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Thread: Baby refusing to breastfeed

  1. #1

    Default Baby refusing to breastfeed

    Please help! My 6 week old baby has oral thrush and is refusing to breastfeed. Things have been going so well with breastfeeding but the last week it feels like things are going downhill.

    She is hungry and tries to feed but unlatches and screams while kicking her legs and waving her arms. She will only feed for about 2 minutes and only at one breast, where in the past she used to feed for approx 10 min at each breast. She also doesn't latch properly like she used to, only sucking with the front part of her tongue. I assume this is because the thrush is more prominent at the back of her tongue.

    I've taken her to the Paediatrician to rule out ears and other causes. She's diagnosed her with colic and prescribed Iberogast (it has made no difference). She's also getting treated for oral thrush but it's been more than a week and it hasn't cleared.

    She squirms, cries and fusses after feeding, and we have to walk with her in our arms or in sling until she falls asleep. she only sleeps for a short while. When she wakes the cycle starts again.

    Not feeding properly has had an effect on her diapers, less wet nappies and no poo nappy in 24 hours. I started getting worried and gave her expressed milk in bottle. She also fusses with bottle but at least drinks the milk.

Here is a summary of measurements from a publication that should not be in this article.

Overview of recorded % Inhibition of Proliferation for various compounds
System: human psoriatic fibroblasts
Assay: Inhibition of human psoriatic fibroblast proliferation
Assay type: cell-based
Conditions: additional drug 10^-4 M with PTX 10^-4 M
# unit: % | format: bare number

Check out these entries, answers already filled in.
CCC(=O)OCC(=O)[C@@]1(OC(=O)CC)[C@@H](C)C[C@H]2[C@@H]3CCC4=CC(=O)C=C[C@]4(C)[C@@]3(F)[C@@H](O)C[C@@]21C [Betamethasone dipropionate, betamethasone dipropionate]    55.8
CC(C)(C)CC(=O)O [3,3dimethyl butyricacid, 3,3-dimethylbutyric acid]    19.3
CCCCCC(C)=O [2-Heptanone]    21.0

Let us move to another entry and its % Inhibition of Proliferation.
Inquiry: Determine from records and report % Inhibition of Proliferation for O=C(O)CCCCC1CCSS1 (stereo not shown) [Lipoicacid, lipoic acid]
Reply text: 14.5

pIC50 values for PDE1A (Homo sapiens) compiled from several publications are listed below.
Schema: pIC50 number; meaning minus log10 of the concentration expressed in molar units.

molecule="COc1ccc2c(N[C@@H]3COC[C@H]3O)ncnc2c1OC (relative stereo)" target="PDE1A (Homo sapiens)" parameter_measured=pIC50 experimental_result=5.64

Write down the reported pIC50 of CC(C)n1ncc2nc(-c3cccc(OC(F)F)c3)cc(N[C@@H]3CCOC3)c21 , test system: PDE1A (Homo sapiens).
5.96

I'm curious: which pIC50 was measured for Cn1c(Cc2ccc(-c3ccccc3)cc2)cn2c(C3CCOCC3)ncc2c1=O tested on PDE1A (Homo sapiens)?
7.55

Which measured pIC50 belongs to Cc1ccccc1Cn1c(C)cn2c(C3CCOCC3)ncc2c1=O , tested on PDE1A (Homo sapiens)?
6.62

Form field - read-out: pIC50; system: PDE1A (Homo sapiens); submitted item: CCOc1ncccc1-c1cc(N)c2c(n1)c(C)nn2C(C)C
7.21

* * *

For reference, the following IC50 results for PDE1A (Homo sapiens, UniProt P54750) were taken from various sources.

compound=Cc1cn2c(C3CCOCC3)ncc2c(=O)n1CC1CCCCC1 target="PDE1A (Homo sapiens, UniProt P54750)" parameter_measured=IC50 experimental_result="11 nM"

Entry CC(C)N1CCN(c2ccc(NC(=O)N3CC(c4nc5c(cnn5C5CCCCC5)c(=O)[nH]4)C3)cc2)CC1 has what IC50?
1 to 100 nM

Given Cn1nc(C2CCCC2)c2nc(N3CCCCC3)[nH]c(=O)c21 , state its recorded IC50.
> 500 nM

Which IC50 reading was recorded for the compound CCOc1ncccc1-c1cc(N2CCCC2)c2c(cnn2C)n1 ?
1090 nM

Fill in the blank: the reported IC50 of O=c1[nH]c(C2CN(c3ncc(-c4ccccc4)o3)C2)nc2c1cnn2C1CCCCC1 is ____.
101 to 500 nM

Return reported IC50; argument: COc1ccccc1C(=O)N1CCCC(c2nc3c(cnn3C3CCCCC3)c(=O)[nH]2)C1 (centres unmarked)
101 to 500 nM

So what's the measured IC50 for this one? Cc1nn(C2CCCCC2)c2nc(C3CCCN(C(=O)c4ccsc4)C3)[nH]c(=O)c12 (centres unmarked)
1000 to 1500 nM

I'm devastated that she won't breastfeed and don't want to continue with bottle. What should I do?

  2. #2
    Join Date
    Jun 2009

    Default Re: Baby refusing to breastfeed

    Hi, I know this is scary. If your baby is not nursing due to thrush, that should be resolvable as thrush is treatable. Sometimes it takes figuring out what the best treatment is (and convincing hcp that you need something other than they are giving you) but it IS treatable.

    Here is what I would suggest:

    1) Feed the baby and protect milk production. If your baby truly will not nurse, you will have to regularly pump or hand express in order to protect milk production and feed your baby the expressed milk. You need not use a bottle, if you are concerned about nipple confusion, consider using a syringe, or open cup instead (let me know if you need more info on cup feeding.) At least, make sure bottles are given as suggested here: http://www.llli.org/docs/00000000000...astfedbaby.pdf
    2) make sure you are only dealing with thrush. Your baby's behavior could be caused by other things-I can think of: forceful letdown, discomfort with the nursing position, even early teething possibly (baby can feel teething pain long before any eruptions)
    3) Treat the thrush as aggressively as you feel comfortable, in both you and baby, while preventing recurrence by boiling nipples and bottles, washing hands, etc. Here is one thrush protocol: http://www.breastfeedinginc.ca/conte...agename=doc-CP
    4) Gently encourage nursing as often as you can. Short nursing session may be more tolerable to baby than long ones, and if baby can nurse frequently baby can nurse a shorter amount each time and et enough milk. See this article for ideas on how to gently encouraging baby to nurse: http://kellymom.com/bf/concerns/child/back-to-breast/

    Does anyone else have ideas for thrush/breast refusal?

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